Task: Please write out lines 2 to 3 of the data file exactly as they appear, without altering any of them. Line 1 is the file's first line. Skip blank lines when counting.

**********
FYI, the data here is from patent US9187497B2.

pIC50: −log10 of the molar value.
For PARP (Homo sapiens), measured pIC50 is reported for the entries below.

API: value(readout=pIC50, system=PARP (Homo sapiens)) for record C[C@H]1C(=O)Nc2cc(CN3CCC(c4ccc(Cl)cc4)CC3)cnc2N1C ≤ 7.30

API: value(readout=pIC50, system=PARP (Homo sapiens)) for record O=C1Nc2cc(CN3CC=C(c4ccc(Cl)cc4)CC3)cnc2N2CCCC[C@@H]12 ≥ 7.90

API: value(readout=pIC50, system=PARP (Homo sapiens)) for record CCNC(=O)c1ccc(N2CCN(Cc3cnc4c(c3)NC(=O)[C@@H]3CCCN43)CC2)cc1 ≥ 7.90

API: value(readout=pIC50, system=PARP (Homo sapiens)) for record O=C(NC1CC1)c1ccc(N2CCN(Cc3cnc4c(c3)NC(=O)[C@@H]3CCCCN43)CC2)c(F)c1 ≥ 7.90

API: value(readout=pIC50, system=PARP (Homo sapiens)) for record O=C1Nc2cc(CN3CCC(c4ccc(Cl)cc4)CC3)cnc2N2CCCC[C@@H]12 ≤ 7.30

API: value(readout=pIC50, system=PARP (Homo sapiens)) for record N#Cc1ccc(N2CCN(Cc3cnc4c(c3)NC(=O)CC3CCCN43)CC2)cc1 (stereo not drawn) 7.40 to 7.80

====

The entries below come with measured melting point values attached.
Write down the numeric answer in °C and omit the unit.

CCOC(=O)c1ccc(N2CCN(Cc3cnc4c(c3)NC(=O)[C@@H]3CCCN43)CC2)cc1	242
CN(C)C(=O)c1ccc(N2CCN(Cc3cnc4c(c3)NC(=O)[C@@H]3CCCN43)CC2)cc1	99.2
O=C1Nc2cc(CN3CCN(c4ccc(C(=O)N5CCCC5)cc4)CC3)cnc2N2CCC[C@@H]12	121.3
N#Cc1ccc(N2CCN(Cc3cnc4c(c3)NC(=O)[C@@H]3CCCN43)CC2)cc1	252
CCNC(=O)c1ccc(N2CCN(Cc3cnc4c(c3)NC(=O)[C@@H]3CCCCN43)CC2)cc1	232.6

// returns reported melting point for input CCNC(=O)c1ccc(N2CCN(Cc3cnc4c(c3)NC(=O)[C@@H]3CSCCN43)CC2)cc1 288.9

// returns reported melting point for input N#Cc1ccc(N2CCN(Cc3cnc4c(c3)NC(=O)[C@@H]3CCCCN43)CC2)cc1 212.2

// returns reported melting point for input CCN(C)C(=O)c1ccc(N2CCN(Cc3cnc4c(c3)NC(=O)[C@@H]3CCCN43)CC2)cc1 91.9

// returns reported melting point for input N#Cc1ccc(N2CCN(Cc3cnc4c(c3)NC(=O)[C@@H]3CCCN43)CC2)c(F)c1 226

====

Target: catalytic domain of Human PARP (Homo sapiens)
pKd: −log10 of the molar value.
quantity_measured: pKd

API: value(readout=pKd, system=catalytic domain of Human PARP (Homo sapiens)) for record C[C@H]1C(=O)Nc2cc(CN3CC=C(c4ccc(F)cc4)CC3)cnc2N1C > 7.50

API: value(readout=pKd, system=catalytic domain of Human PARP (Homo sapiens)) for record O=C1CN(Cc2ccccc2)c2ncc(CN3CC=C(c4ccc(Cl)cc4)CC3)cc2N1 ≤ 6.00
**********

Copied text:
pIC50: −log10 of the molar value.
For PARP (Homo sapiens), measured pIC50 is reported for the entries below.